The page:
All posts tagged refusal

Durham planning committee unanimously decided to overturn an officer recommendation to approve a housing scheme in Newton Aycliffe yesterday, having heard from Prism Planning that the scheme was contrary to the emerging Neighbourhood Plan. ‘Livin’, an RSL, had wanted to put housing on land that was partly open space and partly a garage courtyard. The scheme was supported by officers.

Prism argued that the officer recommendation was flawed and flew directly in the face of the emerging Neighbourhood Plan which sought to protect such spaces. It was pointed out that such plans were in the process of being accorded significantly higher status by the government and this particular plan had already passed its inquiry and simply awaited the referendum.  

Prism spoke on behalf of Great Aycliffe Town Council who we had assisted with the preparation of the plan.  

After hearing Steve Barker, Managing Director of Prism Planning speak, the committee agreed unanimously that the scheme should not be allowed to go ahead.  

It’s not an easy task to persuade a Planning Committee to go against their officers and its very rare for it to be supported by all the members. The Town Council are delighted with the result and see it as a victory for Neighbourhood Planning, something we are all going to become very familiar with the coming years following the Neighbourhood Planning Bill passing into law this spring.

Prism were happy to be of assistance.
120126PlanningSpeed

If you are looking to make a ‘minor’ application, for a small scale development it really does pay to make sure that the application is as complete and throrough as possible before submitting it.

Many Planning Authorities in the North East of England are imposing strict time limits to allow them to meet their Government imposed targets, particularly for applications with an 8-week determination target that are delegated to the Planning Officer for decision – these are applications where a decision can be reached without going before the Council’s Planning Committee.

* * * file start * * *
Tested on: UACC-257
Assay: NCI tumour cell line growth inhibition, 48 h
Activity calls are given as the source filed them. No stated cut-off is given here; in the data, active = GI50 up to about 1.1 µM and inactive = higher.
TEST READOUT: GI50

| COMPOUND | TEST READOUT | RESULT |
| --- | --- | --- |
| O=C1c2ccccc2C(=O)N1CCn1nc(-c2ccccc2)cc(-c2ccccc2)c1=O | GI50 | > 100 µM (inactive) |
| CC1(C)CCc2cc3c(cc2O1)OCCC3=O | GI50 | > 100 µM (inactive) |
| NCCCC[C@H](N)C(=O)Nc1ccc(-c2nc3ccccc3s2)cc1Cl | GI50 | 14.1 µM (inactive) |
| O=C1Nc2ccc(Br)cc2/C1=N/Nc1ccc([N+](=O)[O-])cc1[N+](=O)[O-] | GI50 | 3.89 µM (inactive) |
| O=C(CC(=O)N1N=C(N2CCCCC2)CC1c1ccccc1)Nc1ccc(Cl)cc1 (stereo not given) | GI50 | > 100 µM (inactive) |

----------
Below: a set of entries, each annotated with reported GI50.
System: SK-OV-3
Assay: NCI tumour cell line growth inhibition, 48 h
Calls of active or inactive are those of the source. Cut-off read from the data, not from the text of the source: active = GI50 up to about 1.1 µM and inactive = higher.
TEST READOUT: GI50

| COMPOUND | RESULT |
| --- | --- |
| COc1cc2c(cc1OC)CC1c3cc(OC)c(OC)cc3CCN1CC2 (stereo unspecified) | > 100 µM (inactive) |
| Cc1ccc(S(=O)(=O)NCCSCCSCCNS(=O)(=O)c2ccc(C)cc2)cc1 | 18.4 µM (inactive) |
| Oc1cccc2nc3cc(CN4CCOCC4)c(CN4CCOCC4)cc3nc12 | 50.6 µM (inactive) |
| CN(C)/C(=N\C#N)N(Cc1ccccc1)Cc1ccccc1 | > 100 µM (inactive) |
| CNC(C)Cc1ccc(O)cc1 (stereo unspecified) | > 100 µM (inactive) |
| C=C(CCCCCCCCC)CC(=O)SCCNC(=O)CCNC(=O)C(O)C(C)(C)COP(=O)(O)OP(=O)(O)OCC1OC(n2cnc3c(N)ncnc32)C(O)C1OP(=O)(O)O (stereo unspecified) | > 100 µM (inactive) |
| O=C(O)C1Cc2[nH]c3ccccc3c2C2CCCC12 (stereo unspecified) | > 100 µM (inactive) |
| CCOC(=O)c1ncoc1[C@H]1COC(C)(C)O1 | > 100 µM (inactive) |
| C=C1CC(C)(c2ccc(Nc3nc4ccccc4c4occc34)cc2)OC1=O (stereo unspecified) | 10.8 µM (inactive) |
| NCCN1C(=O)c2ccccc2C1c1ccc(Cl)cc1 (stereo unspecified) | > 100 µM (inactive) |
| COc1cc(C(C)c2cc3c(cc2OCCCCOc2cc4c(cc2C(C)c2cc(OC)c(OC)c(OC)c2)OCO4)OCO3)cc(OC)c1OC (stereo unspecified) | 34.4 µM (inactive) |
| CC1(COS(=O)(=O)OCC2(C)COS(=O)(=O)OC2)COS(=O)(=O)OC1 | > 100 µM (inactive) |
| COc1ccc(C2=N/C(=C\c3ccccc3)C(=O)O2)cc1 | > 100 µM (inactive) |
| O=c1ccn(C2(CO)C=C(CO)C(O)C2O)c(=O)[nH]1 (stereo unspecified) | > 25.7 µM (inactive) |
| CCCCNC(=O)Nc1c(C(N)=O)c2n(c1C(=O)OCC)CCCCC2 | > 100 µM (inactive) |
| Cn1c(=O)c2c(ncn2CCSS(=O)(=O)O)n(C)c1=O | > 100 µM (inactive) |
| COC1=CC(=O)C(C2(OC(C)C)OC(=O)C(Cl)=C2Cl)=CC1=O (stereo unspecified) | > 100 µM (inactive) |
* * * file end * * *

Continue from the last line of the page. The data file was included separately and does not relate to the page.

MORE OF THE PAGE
These time limits can mean that applications need to be withdrawn, or worse are refused by the Council, where information is incomplete or when issues arise requiring further attention and resolution would take the application beyond the 8-week target.

This can seem unfair given the huge amount of work which needs to be undertaken and often doesn’t even guarantee a successful outcome.  Indeed, withdrawing an application to avoid refusal (refusal is nearly always better avoided if possible), preparing the additional information and then re-submitting can mean that an application that should take 8 weeks to approve can take 18-20 weeks!

It really does pay to get advice before you start and to make sure that you are providing the planning authority will all of the information that they might reasonably require to properly consider your application.  We offer free consultations and will always let you know what we think of your chances, good or bad.

I’ve been back from planning committee for a few days now and am still reeling from the decision to refuse planning permission. Apparently the fact that no technical objections exist, the site is allocated for housing and the scheme provides for much needed affordable housing doesn’t really count for much when the local community don’t want it on their doorstep.  The quality of the debate wasn’t the greatest I have seen although it was most spirited. However the committee thought it was high time they set aside all of these allocations that keep constraining their decision  making!  So much for the comfort of a plan led system.  It remains to be seen whether the Inspectorate will remedy the situation and overule the local planning authority but you will be unsurprised to know that the appeal is ongoing.